I was surprised to see how the Kilfit had more colour saturation in the blur region
QuoteOriginally posted by automorphism Quote
Interesting test anyway. Seems like in practice the Canon and FA* are the best wide open. I would have liked to see the FA* 300 f/4.5 in there as well, though I think all those 300s are enough for you!
Based on the tests, the lenses stacked up pretty much in order of their ages. I also have a Canon 300/2.8 but thought it would be unfair to add it to the mix
QuoteOriginally posted by Carsten_R Quote
The 67 is indeed a bit soft @f4 but it is already very good @f5.6 and outstanding @f11.


---------- Post added 02-26-17 at 04:01 PM ----------

QuoteOriginally posted by automorphism Quote
I would have liked to see the FA* 300 f/4.5 in there as well, though I think all those 300s are enough for you!
You should send an invoice to my wife for that post.
02-27-2017, 11:34 PM   #7
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QuoteOriginally posted by Bob L Quote
You should send an invoice to my wife for that post.
Hahaha
02-27-2017, 11:36 PM   #8
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QuoteOriginally posted by Carsten_R Quote
Here is a real world example with P67 M* 300/f4 @ f11
Which film? Tri-X?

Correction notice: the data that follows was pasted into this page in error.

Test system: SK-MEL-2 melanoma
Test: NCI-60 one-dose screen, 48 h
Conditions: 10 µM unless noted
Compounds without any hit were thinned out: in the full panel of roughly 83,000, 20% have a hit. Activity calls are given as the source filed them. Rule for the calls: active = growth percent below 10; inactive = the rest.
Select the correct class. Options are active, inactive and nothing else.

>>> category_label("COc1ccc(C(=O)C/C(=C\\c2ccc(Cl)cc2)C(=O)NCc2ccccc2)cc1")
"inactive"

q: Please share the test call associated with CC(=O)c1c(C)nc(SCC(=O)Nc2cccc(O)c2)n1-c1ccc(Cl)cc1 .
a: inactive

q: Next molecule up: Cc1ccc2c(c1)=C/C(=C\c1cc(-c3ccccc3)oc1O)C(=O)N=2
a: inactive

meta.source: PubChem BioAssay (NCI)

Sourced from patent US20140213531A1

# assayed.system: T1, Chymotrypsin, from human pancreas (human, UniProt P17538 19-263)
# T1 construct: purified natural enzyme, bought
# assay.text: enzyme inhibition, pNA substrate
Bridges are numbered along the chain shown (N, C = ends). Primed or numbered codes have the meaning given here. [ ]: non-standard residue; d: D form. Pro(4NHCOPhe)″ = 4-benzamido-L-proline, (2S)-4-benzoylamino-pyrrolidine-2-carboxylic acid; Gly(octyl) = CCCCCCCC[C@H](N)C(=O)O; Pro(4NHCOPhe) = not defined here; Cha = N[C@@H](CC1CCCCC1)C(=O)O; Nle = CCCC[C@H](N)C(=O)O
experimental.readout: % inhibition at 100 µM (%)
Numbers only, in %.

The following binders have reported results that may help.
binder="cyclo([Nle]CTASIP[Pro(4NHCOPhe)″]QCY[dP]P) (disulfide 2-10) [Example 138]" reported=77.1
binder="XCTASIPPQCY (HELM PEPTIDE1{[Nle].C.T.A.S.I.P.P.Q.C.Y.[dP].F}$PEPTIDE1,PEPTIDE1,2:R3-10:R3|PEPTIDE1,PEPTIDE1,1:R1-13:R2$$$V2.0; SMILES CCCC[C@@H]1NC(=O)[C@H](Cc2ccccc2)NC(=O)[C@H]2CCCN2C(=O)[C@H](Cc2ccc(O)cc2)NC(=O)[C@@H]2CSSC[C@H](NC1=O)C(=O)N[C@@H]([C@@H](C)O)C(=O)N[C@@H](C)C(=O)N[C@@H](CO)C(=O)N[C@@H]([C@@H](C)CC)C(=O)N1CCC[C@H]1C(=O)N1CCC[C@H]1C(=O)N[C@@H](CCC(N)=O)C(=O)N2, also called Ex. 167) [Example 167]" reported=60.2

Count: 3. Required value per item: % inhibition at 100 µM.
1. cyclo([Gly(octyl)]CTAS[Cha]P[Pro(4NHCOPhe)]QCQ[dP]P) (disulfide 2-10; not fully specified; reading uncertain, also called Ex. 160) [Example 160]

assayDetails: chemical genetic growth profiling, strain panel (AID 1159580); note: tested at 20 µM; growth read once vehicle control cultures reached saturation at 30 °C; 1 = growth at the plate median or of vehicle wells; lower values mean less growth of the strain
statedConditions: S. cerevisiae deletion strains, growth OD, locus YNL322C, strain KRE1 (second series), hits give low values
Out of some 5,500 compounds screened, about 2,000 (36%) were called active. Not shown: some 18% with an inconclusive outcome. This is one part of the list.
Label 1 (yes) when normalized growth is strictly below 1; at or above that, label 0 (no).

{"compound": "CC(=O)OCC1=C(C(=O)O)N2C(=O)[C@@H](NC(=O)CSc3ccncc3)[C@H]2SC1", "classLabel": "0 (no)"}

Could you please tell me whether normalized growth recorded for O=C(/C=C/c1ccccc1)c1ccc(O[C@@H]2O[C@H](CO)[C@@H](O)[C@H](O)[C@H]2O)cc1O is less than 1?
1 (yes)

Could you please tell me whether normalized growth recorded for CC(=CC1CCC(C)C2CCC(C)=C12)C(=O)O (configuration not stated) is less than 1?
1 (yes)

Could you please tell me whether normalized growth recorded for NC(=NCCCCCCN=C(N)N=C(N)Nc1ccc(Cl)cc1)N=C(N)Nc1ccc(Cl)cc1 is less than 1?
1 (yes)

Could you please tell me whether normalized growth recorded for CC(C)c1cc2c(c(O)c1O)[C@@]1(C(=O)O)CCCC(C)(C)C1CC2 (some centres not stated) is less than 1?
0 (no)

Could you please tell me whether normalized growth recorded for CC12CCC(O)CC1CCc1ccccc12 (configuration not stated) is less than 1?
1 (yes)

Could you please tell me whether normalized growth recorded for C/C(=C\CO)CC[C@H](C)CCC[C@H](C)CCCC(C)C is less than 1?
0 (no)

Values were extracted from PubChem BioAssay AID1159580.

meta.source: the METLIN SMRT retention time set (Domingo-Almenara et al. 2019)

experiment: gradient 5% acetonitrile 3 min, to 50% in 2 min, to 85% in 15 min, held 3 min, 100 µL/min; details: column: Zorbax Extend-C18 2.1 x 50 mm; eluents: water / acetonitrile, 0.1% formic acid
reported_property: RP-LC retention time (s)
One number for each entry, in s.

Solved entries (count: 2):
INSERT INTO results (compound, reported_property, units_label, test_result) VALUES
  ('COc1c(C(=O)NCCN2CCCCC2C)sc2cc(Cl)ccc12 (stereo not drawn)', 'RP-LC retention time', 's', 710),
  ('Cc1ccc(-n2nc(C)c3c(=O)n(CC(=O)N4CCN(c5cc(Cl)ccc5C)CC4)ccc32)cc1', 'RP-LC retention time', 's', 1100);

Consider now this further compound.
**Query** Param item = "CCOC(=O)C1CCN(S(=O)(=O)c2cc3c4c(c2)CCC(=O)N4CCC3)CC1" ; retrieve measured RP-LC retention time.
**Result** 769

02-28-2017, 12:59 AM   #9
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Great post. I find those real-life tests so much more telling.

I am especially impressed with your Kilfitt. I have two of them, but I only systematically tested one of them, and it did not stack up against the Pentacon. I guess I should give it another chance.

All of these tests, especially those of medium format telephoto lenses, are so sensitive to focusing error. It seems to me that the picture that you showed as the one taken with the 300mm/4 P67 ED lens appears to be front focused. You will notice that especially if you compare the marble wall under the flower vase. That would explain the surprisingly low performance of the P67. Too me the flowers appear out of focus and not less sharp as a result of a weaker lens. I have been wrong before though. Narrow focus bracketing would tell.

My P645 300mm/4 IF ED and the P67 counterpart are exceptional lenses and I'd be hard pressed to tell any difference. They both win by closing the diaphragm to F5.6.

Just my perception. Great test nevertheless.
02-28-2017, 04:57 AM   #10
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QuoteOriginally posted by Digitalis Quote
Which film? Tri-X?
Silver Efex Pro 2 , 645z